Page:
David Fladeboe

The column below reflects the views of the author, and these opinions are neither endorsed nor supported by WisOpinion.com.

Now that Lisa Neubauer has officially conceded last Tuesday’s election, it’s time to review what happened and how it affects the state moving forward. It may have just been a low turnout, spring election but both the right and the left learned some valuable lessons about how 2020 is going to shape up. Supporters of Hagedorn learned how to energize Trump voters outstate and the left learned that Dane County is more important than ever.

Supporters of Brian Hagedorn knew that they had to wake up a lot of dormant Trump voters and turn them out to vote. There were a couple hundred thousand of these individuals who are irregular voters and didn’t show up in the 2018 spring election. These people were targeted heavily in the closing weeks. We worked with the Republican State Leadership Committee (RSLC) to execute a plan specifically to target these folks by reminding them about what the left did to Justice Kavanaugh and how we have President Trump to thank for both Justices Kavanaugh and Gorsuch.

It was a simple message, “when you go the polls, America wins.” The numbers are still being dissected but after just shy of 1 million voters turned out in the 2018 Supreme Court race and most observers expecting about 1-1.1 million voters this time, 1.2 million voted in the 2019 contest. An extra 100,000-150,000 voters showed up to the polls than were expected and Judge Hagedorn won by just shy of 6,000 votes. If the goal was to activate dormant Trump voters, it appears to have worked.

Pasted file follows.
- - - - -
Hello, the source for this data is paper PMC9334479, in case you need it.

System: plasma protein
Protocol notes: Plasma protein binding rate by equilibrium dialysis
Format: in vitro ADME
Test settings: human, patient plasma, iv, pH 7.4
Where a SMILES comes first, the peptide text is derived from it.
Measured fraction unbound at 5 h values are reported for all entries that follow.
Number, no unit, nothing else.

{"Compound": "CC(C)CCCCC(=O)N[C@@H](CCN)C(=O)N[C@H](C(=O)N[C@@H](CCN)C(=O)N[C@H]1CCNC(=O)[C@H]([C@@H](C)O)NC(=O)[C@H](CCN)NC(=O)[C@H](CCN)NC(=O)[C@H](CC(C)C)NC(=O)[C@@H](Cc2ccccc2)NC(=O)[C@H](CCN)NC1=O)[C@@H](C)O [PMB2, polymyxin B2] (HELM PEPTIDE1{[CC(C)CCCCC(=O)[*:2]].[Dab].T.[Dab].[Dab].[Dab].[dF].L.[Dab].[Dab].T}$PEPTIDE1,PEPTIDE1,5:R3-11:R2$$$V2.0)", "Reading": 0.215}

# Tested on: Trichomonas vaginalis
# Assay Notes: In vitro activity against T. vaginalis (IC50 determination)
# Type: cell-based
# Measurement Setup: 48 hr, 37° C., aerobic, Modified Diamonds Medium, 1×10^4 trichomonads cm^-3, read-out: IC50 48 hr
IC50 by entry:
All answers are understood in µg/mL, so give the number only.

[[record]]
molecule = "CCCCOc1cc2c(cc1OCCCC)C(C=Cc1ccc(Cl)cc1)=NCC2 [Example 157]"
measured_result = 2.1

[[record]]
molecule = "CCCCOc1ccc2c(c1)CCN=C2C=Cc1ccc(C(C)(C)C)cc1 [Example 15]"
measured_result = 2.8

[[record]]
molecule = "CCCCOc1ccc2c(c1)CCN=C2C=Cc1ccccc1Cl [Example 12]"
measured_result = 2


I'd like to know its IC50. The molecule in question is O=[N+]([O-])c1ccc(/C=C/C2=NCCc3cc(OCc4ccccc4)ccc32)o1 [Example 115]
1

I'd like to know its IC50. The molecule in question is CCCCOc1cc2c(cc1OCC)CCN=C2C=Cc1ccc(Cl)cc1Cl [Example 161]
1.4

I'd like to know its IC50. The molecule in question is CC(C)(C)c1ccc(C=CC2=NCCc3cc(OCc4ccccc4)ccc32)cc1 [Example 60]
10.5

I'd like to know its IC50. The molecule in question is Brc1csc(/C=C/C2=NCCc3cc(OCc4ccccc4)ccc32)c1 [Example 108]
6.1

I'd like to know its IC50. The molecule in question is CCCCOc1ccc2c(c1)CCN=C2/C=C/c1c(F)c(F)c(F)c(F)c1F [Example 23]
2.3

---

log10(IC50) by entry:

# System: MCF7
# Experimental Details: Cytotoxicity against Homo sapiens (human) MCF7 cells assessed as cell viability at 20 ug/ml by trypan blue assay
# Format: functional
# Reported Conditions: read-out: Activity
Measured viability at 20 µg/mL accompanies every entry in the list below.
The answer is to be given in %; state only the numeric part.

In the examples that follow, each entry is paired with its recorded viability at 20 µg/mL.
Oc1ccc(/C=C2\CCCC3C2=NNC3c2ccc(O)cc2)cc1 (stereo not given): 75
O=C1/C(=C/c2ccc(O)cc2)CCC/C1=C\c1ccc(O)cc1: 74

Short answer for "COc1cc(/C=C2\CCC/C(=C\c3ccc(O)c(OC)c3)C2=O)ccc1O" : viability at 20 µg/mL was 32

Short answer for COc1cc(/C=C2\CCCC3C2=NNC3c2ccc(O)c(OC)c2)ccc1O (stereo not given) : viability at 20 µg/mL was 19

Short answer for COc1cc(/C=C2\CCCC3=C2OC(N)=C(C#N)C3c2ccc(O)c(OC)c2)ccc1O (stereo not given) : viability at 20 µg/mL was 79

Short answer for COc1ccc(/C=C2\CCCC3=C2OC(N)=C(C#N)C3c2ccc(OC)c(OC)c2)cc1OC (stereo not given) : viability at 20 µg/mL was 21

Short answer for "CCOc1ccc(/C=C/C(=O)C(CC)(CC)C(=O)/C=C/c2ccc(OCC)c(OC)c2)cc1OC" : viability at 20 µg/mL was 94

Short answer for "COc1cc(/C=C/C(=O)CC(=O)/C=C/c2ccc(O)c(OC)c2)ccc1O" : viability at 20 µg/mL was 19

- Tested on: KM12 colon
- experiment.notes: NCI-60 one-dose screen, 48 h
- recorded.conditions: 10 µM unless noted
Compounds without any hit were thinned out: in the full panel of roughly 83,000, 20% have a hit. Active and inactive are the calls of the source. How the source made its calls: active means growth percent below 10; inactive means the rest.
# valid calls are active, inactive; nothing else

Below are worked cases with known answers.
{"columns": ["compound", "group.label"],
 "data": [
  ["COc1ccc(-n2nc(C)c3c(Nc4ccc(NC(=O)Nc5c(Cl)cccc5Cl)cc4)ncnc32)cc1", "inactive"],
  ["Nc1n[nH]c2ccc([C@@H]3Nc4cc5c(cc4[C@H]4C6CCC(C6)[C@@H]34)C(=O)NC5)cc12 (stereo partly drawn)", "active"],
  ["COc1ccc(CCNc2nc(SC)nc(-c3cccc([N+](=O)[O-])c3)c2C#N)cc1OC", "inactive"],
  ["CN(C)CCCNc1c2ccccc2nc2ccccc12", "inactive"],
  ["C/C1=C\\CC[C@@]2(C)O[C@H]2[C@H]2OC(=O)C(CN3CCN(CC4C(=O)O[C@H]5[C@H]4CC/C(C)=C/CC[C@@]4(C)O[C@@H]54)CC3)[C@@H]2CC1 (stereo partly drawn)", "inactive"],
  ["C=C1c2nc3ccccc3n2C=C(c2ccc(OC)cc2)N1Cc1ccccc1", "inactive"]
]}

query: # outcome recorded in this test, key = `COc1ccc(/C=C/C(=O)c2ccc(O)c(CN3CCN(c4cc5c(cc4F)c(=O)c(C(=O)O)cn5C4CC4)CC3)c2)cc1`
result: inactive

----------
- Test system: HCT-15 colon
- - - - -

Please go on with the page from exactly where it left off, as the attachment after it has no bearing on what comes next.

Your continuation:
On the flip side, Dane County continues to flex its muscle in statewide elections. Despite having just about half the population of Milwaukee County, Dane produced more total votes (151,856 vs. 150,104), with Neubauer receiving 79%. Dane was her largest collection of votes and a fifth of her total. After massive registration gains in 2018 for the fall elections, Dane County continues to turnout in record numbers driving up Democratic vote totals.

A big question remained after the fall 2018 election, with Governor Walker gone, were the angry voters on the left going to take their win and go home or were they going to be more fired up than ever? It looks like a bit of a stalemate. Dane County showed up in droves but Milwaukee County didn’t. The fall election saw Milwaukee turn out 100,000 more voters than Dane. If the same ratio held up this time, Milwaukee would have had about 50,000 more voters than Dane, significantly changing the results.

This non-partisan election has shown the right how to fire up supporters of the President and the left has found a way to produce even more votes in Dane County. Conservatives can’t count on Milwaukee staying home next fall, it is going to be an all out race to see who can motivate and activate their voters and claim victory on election day. We may not have any statewide races here in 2020 but we are going to be the focus of a lot of attention over the next year and a half.

– Fladeboe is a senior account executive at Persuasion Partners Inc.

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